Performers set for City Summer Sounds festival
Concerts will take place every weekday evening for three weeks
The three-week City Summer Sounds music festival kicks off on Friday 22nd May.
The annual event, which is free and open to the public, features City University London’s wealth of talented performers and composers from the Department of Music, alongside guest artists.
Concerts will take place every weekday evening from 7pm in the Performance Space in College Building.
For the full line-up and more information, visit: www.city.ac.uk/city-summer-sounds.
Sounds of the Bosphorus Today, a combination of traditional Turkish and contemporary western music, launches the festival on Friday 22nd May.
It will follow the Middle East and Central Asia Music Forum, which will see academics from across the country give presentations on a wide range of topics from 9.30am.
In the evening, an event will be held to launch a new book by City’s Dr Laudan Nooshin, Iranian Classical Music: The Discourses and Practice of Creativity, from 6pm.
Also in week one are performances from Kate Ryder, City’s ensemble-in-residence Plus-Minus and The University of Huddersfield’s Edges Ensemble.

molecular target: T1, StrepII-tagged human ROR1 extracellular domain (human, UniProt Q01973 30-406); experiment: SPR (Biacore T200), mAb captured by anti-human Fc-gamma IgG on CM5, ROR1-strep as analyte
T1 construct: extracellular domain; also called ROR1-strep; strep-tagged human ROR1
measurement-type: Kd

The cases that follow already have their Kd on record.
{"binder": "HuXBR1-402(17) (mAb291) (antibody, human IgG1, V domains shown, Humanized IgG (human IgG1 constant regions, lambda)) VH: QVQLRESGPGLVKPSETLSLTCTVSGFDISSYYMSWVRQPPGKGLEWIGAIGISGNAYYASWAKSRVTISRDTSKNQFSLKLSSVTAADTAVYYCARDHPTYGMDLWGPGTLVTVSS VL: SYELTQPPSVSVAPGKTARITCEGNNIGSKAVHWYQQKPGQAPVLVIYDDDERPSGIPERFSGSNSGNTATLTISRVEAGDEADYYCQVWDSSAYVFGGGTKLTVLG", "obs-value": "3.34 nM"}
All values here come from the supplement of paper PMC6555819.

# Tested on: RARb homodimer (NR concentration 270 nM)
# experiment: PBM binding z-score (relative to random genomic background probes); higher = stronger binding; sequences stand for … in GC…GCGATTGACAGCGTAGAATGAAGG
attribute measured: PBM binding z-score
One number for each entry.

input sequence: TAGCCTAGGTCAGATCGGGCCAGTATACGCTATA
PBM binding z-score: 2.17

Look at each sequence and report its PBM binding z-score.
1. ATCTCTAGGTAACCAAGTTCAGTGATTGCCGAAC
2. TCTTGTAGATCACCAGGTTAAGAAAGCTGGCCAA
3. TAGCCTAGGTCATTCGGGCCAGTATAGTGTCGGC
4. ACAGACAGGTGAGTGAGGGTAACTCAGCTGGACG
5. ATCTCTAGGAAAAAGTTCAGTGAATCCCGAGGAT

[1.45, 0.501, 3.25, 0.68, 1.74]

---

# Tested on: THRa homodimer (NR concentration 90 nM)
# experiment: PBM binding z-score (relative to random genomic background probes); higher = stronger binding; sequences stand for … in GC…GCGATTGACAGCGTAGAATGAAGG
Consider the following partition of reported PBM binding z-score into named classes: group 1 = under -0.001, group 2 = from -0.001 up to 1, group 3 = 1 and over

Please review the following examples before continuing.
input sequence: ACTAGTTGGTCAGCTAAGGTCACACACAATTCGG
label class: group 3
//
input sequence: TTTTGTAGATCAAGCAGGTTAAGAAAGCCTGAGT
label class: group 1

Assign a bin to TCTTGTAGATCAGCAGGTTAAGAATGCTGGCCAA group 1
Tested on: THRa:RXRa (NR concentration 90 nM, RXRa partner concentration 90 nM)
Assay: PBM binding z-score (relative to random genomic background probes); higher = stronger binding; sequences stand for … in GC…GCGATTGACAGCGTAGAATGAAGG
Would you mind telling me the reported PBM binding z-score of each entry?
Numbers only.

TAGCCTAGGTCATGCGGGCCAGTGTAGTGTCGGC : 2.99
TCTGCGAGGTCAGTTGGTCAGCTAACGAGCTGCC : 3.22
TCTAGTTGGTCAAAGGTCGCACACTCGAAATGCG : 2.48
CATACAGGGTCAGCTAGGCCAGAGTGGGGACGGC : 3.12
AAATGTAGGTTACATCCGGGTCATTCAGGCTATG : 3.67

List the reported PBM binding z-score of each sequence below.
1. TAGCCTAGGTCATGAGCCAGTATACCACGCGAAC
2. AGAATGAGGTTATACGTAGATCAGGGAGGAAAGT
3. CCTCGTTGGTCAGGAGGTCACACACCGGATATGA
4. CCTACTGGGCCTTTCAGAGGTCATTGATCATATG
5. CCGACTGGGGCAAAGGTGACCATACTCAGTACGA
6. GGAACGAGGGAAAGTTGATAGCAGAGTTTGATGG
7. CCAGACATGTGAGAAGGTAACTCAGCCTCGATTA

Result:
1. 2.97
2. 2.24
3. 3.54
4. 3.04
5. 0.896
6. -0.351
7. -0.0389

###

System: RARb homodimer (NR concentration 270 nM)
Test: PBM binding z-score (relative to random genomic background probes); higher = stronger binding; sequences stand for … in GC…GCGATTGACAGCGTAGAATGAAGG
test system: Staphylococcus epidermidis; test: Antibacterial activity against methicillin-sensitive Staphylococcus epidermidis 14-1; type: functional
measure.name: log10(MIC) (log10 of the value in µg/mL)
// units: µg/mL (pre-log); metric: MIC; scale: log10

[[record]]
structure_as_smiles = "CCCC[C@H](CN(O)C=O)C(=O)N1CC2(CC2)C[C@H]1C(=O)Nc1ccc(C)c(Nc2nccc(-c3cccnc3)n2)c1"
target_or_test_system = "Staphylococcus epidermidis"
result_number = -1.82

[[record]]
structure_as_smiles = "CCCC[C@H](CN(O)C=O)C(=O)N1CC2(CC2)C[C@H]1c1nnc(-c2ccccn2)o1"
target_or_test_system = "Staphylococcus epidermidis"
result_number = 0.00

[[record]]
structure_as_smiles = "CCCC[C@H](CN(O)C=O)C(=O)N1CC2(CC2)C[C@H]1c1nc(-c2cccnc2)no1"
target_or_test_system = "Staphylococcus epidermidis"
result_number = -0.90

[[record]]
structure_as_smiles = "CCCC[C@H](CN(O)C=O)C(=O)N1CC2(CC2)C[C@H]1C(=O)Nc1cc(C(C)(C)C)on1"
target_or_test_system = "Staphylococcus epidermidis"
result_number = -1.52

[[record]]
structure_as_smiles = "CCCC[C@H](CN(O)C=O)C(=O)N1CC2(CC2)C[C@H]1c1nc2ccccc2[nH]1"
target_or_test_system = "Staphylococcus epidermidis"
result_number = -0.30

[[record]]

For one evening, the venue will change to St Clement’s Church, Kings Square, as the City University Chamber Choir close the first week on Friday 29th May, from 7.30pm.
The second week, which starts on Monday 1st June, includes a concert of student recitals and performances from the City University Experimental Ensemble.
World-renowned performer and City lecturer Ian Pace closes the week with an adventurous programme that explores music as a quasi-spatial art form.
The final week, which begins on Monday 8th June, features a concert of new electronic music by City students, plus a programme of vocal works by City student composers presented by EXAUDI, one of Britain’s leading contemporary music ensembles.
The Great Hall will also host the final performance of the festival, on Friday 12th June, as the City University Chamber Orchestra perform a programme of works by Bartók, Haydn and Mozart.